Policy Updates

June saw the House of Representatives pass the Recovering America’s Wildlife Act, the greatest investment in fish and wildlife in a generation, which now awaits a vote by the full Senate. Throughout the month Congress reviewed a slate of public lands bills in both the House and Senate this last month. Additionally, the Forest Service announced the environmental assessment for a 20-year moratorium on copper-nickel mining in the watershed upstream of the Boundary Waters Canoe Area Wilderness.  

Senate Public Lands Legislative Hearing 

On June 7, the Senate Energy and Natural Resources Committee held hearing on a wide variety of public lands bills, several of which were endorsed by BHA. Additionally, two bills were considered that would target public lands and waters, which BHA shared our strong opposition to. 

The following pieces of legislation supported by BHA would ensure healthy fish and wildlife habitat enjoyed by hunters and anglers now and for future generations. We hope to see them advanced by the committee and full Senate. 

  • Grand Canyon Protection Act (S. 387) led by Senator Kelly (D-AZ), which would withdraw more than one million acres of federal lands surrounding the Grand Canyon from mining and mineral leasing, while still allowing for the multiple-use of these public lands. Potential uranium mining threatens to irreparably harm the water supply and important fish and wildlife habitat. 
  • Montana Headwaters Legacy Act (S. 2254) led by Senator Tester (D-MT), which would designate 385.4 miles in the Upper Missouri River and Yellowstone River watersheds as Wild & Scenic Rivers, nearly doubling the state's protected river segments. These clean waters serve a critical role in Montana’s outdoor recreation and agricultural industries.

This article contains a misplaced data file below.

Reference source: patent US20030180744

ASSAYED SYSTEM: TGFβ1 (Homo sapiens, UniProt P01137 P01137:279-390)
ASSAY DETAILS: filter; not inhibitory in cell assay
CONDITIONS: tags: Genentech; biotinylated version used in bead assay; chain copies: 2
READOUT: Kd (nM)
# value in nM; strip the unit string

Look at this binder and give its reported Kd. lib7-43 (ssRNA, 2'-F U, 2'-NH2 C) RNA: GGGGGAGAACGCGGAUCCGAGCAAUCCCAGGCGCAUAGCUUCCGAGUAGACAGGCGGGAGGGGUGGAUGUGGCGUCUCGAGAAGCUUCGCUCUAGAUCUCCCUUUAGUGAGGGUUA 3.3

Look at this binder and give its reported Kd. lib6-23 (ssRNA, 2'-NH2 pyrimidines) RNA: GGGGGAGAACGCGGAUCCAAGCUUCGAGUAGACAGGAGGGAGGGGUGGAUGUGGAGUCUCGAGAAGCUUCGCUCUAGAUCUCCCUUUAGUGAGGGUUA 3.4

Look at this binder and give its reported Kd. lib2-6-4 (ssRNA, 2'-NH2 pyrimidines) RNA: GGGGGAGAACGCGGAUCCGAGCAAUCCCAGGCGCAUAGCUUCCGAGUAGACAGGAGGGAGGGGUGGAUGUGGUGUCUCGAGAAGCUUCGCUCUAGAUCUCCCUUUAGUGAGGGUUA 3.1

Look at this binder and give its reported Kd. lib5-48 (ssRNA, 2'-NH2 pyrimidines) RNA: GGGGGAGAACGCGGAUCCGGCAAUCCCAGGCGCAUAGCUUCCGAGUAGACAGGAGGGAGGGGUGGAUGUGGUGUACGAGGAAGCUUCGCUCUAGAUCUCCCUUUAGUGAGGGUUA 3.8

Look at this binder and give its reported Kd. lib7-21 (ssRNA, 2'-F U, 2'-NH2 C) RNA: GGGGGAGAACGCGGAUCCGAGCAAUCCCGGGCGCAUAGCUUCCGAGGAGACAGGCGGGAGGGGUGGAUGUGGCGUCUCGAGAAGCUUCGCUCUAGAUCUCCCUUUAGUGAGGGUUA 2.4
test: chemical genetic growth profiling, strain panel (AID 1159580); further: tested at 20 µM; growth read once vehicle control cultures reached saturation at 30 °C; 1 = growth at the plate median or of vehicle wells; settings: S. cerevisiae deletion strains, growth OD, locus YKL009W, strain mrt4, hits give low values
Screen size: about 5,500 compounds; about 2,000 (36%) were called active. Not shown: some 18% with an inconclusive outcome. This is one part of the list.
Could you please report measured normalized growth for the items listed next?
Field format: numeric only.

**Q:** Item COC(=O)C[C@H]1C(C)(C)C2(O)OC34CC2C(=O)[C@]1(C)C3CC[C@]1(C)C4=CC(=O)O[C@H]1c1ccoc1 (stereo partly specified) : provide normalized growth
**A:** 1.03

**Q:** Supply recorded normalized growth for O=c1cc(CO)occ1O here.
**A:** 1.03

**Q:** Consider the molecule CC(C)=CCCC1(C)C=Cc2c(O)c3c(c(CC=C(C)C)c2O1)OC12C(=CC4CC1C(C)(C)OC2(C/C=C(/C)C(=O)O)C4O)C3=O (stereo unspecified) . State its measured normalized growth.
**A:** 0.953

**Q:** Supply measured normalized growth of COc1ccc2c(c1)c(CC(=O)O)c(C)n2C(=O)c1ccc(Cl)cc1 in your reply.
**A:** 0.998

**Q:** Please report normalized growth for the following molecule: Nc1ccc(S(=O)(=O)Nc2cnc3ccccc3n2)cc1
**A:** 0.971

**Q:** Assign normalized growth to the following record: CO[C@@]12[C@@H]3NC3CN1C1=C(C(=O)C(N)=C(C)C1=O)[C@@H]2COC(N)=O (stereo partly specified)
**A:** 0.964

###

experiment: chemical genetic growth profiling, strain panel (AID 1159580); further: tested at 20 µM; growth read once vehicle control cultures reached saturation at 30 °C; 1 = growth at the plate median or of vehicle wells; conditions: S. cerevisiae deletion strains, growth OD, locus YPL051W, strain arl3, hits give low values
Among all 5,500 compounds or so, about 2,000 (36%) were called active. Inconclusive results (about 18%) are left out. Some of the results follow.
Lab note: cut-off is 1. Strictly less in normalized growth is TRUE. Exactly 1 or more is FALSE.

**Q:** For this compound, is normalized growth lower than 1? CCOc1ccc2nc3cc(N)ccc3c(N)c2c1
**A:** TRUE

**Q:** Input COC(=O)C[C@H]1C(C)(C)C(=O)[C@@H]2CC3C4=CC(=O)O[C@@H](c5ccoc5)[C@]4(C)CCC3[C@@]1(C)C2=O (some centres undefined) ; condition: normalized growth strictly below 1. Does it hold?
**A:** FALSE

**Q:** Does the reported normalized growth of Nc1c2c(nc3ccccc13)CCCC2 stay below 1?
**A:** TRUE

• Root and Stem Project Authorization Act (S. 3046) led by Senator Daines (R-MT), which would allow landscape scale forest restoration projects to be conducted through more efficient and effective forest management by empowering collaboratives and public-private partnerships. Doing so would help to encourage public and private partners to invest in active forest management at the scale and pace that is necessary. 
  • M.H. Dutch Salmon Greater Gila Wild and Scenic River Act (S. 3129) led by Senator Heinrich (D-NM), which would protect specified segments of rivers and creeks of the Gila River system totaling 446 miles through the National Wild and Scenic Rivers Act. The threatened Gila trout, one of New Mexico’s revered native trout species, relies on critical habitat provided by the watershed. 
  • Berryessa Snow Mountain National Monument Expansion Act (S. 4080) led by Senator Padilla (D-CA), which would expand the existing national monument through the transfer of 3,925 acres of adjacent Bureau of Land Management-administered public lands. This would provide an excellent precedent for how to effectively conserve public land without altering recreational opportunities for hunting and angling, which are a critical component of conservation funding and policy.